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Johnny's in the Building

by Alexandra Stevenson

(4 October 2012)

As Johnny Weir leaves a short press interview after his first practice in Finland, he smiles and ask the assembled journalists, “Go to church tonight and say a prayer for me.” It’s been over two and a half years since the now 28-year-old last competed. That was at the 2010 Olympic Games, where he finished a disappointed sixth. He admits that was devastating. “It was horrible. I didn’t want to skate anymore. I felt I’d done the best I could and it wasn’t enough. It was time to move on.”

He went on to have a huge success in television with his own show, and was involved in a myriad of other activities. But today, Thursday, he’s in the new Barona Areena (Finns love double vowels), in Espoo, the country’s second city which adjoins Helsinki, on the practice day for the Finlandia Trophy. The contest begins Friday evening with the Short Program.

“I’m very excited about that because Lady GaGa gave me the music herself.” But he’s obviously somewhat nervous. “After I stopped skating, I didn’t follow the sport. I was too upset. Now there are a lot of new faces I don’t know but some are still around from my time.” 

Crossing the Atlantic and losing seven hours is hard. It’s quite normal for skaters from North America to this city, not far from St. Petersburg, to have a difficult time adjusting, with continuous yawns and bleary-eyed yawns and dragging feet. “Yes, I am jetlagged,” Weir admits. “I couldn’t sleep at all from 2am to 5am, and then I couldn’t get up when I had to, but I am excited to be here.

“I’ve lost 8 ½ kilos, 17 pounds, since I went back into full training. First, I had to make some money to be able to afford to train, but since then I’ve been working very hard.” With his sleeked down hair tied back, he smiles looking fresh as a daisy, not tired at all, and obviously he is enjoying himself. He seems to draw energy from the buzz of excitement which always seems to surround him. And why shouldn’t he? He is a world traveller of the nth degree who recently was in Japan doing a highly popular show with past world champions, Stephane Lambiel and Miki Ando.

In today’s practice, he performs his free, last of the five men who are in his group. While the others do their full routines, with Javier Ferdandez of Spain soaring through a quad toe to triple toe but then crashing out several times on a quad Salchow, Weir contents himself with gorgeous triple Lutzes. Before going through his routine, the Axel attempts are all doubles and his toe loops triples. He is obviously saving his energy for his turn.

When his music, “Sarabande”, starts, he does indeed complete the rotation on the triple Axel and quad toe, but steps out of both landings. He does not present much of the middle section but the final part, set to “Requiem for a Dream” has some unique moves. In one, in a kneeling position, he flings his head back so that it almost touched the ice. Very interesting!!

“I definitely felt a little stiff and tired but I can still shake my butt,” he said a little later. He is training with his old coach, Galina Zmievskayia in Hackensack, NJ, but not also with her prime pupil, the 1992 Olympic champion, Viktor Petrenko. “Viktor’s training Michal Brezina (of the Czech Republic) and we’re rivals so that doesn’t work out.”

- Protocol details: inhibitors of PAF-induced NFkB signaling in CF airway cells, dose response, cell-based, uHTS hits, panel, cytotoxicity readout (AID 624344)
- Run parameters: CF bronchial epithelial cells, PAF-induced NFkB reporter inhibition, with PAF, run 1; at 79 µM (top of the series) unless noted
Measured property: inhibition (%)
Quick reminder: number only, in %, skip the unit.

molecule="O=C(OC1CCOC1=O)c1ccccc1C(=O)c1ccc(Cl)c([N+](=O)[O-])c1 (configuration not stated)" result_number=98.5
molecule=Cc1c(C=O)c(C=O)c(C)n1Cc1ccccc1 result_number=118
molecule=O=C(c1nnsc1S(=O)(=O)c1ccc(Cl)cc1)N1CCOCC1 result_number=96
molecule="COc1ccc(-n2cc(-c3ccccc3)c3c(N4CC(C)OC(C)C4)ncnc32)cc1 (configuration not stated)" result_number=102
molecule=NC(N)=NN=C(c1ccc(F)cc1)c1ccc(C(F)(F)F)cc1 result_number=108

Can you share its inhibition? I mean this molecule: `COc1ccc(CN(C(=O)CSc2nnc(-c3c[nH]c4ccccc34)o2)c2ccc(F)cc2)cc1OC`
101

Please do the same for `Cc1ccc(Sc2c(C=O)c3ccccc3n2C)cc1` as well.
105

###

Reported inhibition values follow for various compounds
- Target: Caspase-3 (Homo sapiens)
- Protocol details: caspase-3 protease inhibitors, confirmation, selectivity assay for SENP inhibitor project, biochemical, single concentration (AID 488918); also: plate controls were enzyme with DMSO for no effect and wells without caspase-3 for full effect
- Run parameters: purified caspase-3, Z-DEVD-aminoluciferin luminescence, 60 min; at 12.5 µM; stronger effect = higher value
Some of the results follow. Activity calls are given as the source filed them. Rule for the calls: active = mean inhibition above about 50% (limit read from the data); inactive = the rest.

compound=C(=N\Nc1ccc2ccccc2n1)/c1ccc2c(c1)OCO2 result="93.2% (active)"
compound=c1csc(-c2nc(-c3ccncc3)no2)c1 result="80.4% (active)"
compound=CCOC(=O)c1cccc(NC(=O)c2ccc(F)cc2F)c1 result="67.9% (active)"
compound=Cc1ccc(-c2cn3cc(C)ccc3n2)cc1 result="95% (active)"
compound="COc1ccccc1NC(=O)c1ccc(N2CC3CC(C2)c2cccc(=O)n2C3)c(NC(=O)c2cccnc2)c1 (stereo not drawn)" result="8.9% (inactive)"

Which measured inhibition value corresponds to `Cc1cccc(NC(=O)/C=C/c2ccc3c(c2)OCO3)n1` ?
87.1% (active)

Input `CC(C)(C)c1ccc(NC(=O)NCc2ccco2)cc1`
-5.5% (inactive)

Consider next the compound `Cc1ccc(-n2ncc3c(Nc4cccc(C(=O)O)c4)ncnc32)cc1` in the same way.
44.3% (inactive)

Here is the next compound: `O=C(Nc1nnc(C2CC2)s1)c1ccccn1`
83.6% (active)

Weir says he’s far less uptight now he is married. “That’s been a big change in my lifestyle. I’m having a life outside the rink. I’m not going to die if I lose or miss a podium by a fraction. I don’t have to be pulled by the hair by Galina to get me on the ice anymore.

“I did have boot problems to start. I’d had the same pair since Vancouver and I had to get new ones.  I do want to go to Sochi (for the Olympics). It will be very hard to do so. It will be a new step in my career. No matter what, figure skating has gotten me to where ever I am in life, and I’m pleased with that. I intend to try a quad in both the Short and the Long Program here. I’m especially proud of the music for the Short. It was given to me by Lady GaGa herself.”

Teammate Richard Dornbush, on the same practice, wasn’t having too much luck with his quad, either.

Dancers are in the building too

Earlier in the day, the third ranked US Americans, Madison Hubbell & Zach Donahue, were smiling as they left the ice.  Their run-through had gone well and they were obviously enjoying themselves despite the disorienting stress of the seven-hour time change. That was magnified by their long overnight journey from Detroit, which was made even more challenging by their five-hour wait for a connection in Amsterdam Airport.

“It wasn’t too bad,” Hubbell said. “We were traveling with our Detroit skaters (including Canadians Kaitlyn Weaver & Andrew Poje and the Australians, Daniel O’Brien & Greg Merriman), who were going to the event in Bratislava. So, while we were all waiting for the two separate on-going flights, we had a party celebrating Greg’s 24th birthday!”

Hubbell & Donahue made a splash last year when they won at the Nebelhorn Trophy in their first international together. They went on to earn bronze in nationals and take tenth place in Worlds. On Thursday, they were surprised to hear that Olympic champions Tessa Virtue & Scott Moir had withdrawn. “Well that makes the event a lot more competitive,” Hubbell said with a smile.

The Finns weren’t that concerned over the withdrawal. A representative of the television company showing the event said, “We have Kiira Korpi competing. For us she is a huge star so the Canadians not being here is not that big a deal.”